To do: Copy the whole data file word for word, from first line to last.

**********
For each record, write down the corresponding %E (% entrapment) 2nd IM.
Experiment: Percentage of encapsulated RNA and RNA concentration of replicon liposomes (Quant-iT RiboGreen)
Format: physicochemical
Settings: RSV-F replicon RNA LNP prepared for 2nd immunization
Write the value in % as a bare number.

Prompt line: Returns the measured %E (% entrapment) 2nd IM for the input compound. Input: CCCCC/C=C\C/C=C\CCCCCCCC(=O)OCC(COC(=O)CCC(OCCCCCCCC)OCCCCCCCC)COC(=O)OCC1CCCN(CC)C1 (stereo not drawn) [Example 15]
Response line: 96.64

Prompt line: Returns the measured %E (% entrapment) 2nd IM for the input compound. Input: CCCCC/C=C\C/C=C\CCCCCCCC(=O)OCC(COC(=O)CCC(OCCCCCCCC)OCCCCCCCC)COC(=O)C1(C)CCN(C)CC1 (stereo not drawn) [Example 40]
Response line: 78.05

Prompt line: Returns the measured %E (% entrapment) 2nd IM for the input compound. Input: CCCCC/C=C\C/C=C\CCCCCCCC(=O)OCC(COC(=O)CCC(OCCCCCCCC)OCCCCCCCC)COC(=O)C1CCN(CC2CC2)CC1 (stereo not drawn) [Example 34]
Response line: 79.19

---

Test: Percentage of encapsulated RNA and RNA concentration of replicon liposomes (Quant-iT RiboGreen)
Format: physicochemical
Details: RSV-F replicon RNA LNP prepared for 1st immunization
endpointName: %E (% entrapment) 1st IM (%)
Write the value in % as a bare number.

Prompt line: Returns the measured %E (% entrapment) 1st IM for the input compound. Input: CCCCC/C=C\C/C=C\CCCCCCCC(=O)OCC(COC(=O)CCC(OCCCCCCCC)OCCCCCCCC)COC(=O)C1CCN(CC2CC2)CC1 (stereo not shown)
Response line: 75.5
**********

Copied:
For each record, write down the corresponding %E (% entrapment) 2nd IM.
Experiment: Percentage of encapsulated RNA and RNA concentration of replicon liposomes (Quant-iT RiboGreen)
Format: physicochemical
Settings: RSV-F replicon RNA LNP prepared for 2nd immunization
Write the value in % as a bare number.

Prompt line: Returns the measured %E (% entrapment) 2nd IM for the input compound. Input: CCCCC/C=C\C/C=C\CCCCCCCC(=O)OCC(COC(=O)CCC(OCCCCCCCC)OCCCCCCCC)COC(=O)OCC1CCCN(CC)C1 (stereo not drawn) [Example 15]
Response line: 96.64

Prompt line: Returns the measured %E (% entrapment) 2nd IM for the input compound. Input: CCCCC/C=C\C/C=C\CCCCCCCC(=O)OCC(COC(=O)CCC(OCCCCCCCC)OCCCCCCCC)COC(=O)C1(C)CCN(C)CC1 (stereo not drawn) [Example 40]
Response line: 78.05

Prompt line: Returns the measured %E (% entrapment) 2nd IM for the input compound. Input: CCCCC/C=C\C/C=C\CCCCCCCC(=O)OCC(COC(=O)CCC(OCCCCCCCC)OCCCCCCCC)COC(=O)C1CCN(CC2CC2)CC1 (stereo not drawn) [Example 34]
Response line: 79.19

---

Test: Percentage of encapsulated RNA and RNA concentration of replicon liposomes (Quant-iT RiboGreen)
Format: physicochemical
Details: RSV-F replicon RNA LNP prepared for 1st immunization
endpointName: %E (% entrapment) 1st IM (%)
Write the value in % as a bare number.

Prompt line: Returns the measured %E (% entrapment) 1st IM for the input compound. Input: CCCCC/C=C\C/C=C\CCCCCCCC(=O)OCC(COC(=O)CCC(OCCCCCCCC)OCCCCCCCC)COC(=O)C1CCN(CC2CC2)CC1 (stereo not shown)
Response line: 75.5